Behind the Bars of the Ballot: Should Ex-Con’s Vote?

Behind the Bars of the Ballot: Should Ex-Con’s Vote?

Imagine this; a man is mockingly pointing at another man who is behind bars, laughing at him for a nonviolent crime he committed some time ago. How easy would it be for the free man to say to the crime doer, “You should have no voice in how this country runs itself”?


If you were part of the vast majority, you would probably say “very easy.” No convict should have electoral power, and that is not reasoning many would argue with. However, what if you were to learn the man behind bars has already served his time, paid his dues, and is once again an active member of society?


Let us be honest, to the least degree, it would beg a hefty question. Why is he still behind bars?


This is because the system in his society continues to punish him for a nonviolent crime he has already paid for. Does that seem fair? It would not be difficult to say yes when you are not in the ex-convict’s shoes.


Here is a thought-provoking concept: The free man is unknowingly trapped behind a jail cell of his own, his own government, some states in the United States of America—“the system in his society.” Think about it.


True, there is no arguing about some crimes (primarily violent crimes). If you commit a serious crime, you should not be allowed to vote. This topic is not about that, though. This is about someone who received justice from the law for a nonviolent crime. This is about having an appropriate clean slate and a fresh start. This is about admitting we all screw up—some on legal scales. This is about the right of a non-threatening individual to vote in America.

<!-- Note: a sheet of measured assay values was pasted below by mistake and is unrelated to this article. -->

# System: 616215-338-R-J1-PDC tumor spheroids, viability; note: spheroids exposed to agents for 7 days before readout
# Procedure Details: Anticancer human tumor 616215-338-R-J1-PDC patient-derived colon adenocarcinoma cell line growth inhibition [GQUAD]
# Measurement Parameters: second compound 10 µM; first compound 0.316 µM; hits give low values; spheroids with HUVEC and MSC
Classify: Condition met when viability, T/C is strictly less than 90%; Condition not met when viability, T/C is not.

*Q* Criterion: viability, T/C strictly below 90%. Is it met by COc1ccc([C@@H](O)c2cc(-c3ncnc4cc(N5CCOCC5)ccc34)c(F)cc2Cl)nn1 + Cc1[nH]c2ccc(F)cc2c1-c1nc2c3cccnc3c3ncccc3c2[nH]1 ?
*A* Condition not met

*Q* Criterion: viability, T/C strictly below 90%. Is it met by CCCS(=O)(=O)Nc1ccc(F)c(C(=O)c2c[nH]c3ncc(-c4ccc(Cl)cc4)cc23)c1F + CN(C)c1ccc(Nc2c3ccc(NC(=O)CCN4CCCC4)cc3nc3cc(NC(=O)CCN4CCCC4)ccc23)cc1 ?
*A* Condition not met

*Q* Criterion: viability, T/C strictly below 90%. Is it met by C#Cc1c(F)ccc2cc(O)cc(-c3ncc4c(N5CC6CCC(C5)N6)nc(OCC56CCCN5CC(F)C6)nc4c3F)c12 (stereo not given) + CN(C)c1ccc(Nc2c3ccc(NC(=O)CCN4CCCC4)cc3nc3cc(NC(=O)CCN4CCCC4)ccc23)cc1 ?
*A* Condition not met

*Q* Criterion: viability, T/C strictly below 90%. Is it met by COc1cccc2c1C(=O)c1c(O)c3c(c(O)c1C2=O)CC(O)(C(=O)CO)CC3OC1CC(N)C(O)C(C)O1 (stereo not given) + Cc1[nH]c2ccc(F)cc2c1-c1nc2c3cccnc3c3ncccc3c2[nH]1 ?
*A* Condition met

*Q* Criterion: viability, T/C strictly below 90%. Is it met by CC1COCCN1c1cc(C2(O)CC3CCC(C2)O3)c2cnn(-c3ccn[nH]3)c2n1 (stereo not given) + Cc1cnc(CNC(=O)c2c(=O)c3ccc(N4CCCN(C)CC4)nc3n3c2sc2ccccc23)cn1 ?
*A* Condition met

That ideology is not something you would likely expect from a conservative partisan, like Rand Paul. Although Paul is a Republican senator, he is aware that partisanship is not what matters in legal issues.


It is about what is right.


“It isn’t that we come halfway to each other and split the difference on things,” Paul said. “It’s that we can have people on the right and left that passionately believe in the same thing, and you can get something done simply by throwing away partisanship and saying, ‘What’s the right thing to do here?’ ”


Currently, Paul is fighting to change this law in Kentucky, which is one of several states that make it very difficult to retain voting rights after a small-scale offense.


“There can be an argument made for—once you’ve served your time, you’ve served your time,” Paul said. “But, I think as far as trying to get the coalition necessary to pass this, we’re looking at nonviolent felons.”


Do you support Sen. Paul’s goal to more easily restore the voting rights of nonviolent felons? Share your opinions, personal/loved one’s stories, and be heard in the comments below or on Facebook or Twitter.


(Photo Courtesy of Carsten Lorentzen via Flickr Creative Commons)



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